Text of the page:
In one of the key justifications for the new $600 billion defense spending request, the Department of Defense has fallen back on a tried-and-true Cold War boogeyman: the threat of Russian aggression against allies in Europe. While there is no ignoring the Russian annexation of Crimea in 2014 and the Russo-Georgian war in 2008, to interpret these events as some kind of Russian “resurgence” is to grossly inflate the danger Russia poses to NATO and the United States.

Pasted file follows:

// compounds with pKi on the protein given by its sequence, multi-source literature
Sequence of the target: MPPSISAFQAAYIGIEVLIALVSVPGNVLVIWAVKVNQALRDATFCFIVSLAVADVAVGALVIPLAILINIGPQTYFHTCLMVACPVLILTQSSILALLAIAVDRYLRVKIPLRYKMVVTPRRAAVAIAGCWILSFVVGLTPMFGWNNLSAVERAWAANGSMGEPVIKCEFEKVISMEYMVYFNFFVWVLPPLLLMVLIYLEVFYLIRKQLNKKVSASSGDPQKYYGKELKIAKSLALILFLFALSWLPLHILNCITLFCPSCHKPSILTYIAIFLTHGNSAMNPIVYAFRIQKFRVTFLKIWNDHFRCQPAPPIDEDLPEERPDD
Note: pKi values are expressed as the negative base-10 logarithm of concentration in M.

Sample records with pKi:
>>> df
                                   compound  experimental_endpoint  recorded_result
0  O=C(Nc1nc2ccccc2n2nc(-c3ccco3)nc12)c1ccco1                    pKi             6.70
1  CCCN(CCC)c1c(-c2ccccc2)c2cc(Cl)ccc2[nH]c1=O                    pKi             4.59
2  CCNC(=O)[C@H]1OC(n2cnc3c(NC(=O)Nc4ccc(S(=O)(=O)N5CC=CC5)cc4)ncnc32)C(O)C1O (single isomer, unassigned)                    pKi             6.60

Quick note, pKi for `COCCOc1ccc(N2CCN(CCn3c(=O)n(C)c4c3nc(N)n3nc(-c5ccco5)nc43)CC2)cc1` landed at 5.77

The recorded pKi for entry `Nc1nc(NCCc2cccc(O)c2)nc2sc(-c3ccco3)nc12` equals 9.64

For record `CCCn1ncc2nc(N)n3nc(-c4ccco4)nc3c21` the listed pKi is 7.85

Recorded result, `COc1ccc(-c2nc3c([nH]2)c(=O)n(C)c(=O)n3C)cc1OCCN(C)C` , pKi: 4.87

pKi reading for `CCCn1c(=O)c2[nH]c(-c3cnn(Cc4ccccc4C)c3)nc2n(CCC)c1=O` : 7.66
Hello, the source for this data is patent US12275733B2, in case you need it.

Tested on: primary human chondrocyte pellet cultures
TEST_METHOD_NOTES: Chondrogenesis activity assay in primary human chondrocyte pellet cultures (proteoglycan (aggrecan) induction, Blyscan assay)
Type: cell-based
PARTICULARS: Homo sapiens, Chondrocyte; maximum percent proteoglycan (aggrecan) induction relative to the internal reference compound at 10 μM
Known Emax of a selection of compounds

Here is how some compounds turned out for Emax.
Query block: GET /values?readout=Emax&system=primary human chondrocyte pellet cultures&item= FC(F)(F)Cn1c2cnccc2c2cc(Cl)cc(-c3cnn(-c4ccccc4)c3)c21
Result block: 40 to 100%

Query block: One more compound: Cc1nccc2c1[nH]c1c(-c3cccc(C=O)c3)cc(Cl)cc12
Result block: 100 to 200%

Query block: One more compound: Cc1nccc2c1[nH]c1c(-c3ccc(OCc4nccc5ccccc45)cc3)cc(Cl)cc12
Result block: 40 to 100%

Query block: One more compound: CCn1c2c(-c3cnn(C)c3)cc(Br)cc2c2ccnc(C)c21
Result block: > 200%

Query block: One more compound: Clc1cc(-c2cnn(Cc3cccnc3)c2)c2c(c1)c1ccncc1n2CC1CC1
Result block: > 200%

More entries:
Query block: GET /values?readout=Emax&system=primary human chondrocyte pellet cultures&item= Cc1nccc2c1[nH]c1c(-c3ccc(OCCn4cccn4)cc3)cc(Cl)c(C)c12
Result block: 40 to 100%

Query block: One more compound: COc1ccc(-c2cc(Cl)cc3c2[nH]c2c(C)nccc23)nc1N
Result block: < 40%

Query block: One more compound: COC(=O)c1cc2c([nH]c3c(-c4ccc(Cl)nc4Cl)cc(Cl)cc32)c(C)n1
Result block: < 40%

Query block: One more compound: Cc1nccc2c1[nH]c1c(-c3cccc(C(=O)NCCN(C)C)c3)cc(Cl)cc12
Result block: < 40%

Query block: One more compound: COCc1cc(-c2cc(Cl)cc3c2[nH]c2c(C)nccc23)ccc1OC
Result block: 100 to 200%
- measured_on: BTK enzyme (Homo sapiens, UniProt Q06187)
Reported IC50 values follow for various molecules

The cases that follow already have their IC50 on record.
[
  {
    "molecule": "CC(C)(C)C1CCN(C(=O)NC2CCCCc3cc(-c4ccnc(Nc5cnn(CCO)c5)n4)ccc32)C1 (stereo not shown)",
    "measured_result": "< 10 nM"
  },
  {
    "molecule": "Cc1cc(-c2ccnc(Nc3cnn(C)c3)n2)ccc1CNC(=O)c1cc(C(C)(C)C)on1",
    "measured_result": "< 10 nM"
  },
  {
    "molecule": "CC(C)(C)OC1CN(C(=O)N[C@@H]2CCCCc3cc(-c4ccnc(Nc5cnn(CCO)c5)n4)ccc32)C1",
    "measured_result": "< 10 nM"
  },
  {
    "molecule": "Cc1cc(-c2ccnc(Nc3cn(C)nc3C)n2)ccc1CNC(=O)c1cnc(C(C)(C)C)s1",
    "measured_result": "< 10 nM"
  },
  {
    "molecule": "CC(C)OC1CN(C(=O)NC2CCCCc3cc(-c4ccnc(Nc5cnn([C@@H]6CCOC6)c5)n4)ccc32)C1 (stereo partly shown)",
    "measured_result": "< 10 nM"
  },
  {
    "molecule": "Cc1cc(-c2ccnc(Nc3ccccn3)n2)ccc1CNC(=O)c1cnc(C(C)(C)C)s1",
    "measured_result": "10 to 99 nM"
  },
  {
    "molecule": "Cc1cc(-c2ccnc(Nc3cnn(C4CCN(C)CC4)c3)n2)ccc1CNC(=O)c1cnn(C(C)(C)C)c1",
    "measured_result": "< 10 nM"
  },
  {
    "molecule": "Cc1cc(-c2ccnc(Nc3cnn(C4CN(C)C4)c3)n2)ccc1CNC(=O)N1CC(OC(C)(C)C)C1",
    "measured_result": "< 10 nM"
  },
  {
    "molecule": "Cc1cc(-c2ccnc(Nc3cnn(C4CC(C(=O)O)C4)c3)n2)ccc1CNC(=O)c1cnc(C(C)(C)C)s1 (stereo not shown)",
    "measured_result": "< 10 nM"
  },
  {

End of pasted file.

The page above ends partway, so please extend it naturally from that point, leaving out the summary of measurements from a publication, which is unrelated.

Ukraine and Georgia were targeted precisely because they fell outside ofU.S. security guarantees, lacked significant strategic importance to the west, and, most importantly from the Russian viewpoint, were making overt moves toward NATO membership. Russia has long opposed the expansion of NATO into its traditional sphere of influence. The reasons are rooted in a history of aggression from Western Europe, as memories of the devastation meted out by Napoleon, Kaiser Wilhelm, and Hitler still linger.This article was originally published in Defense One.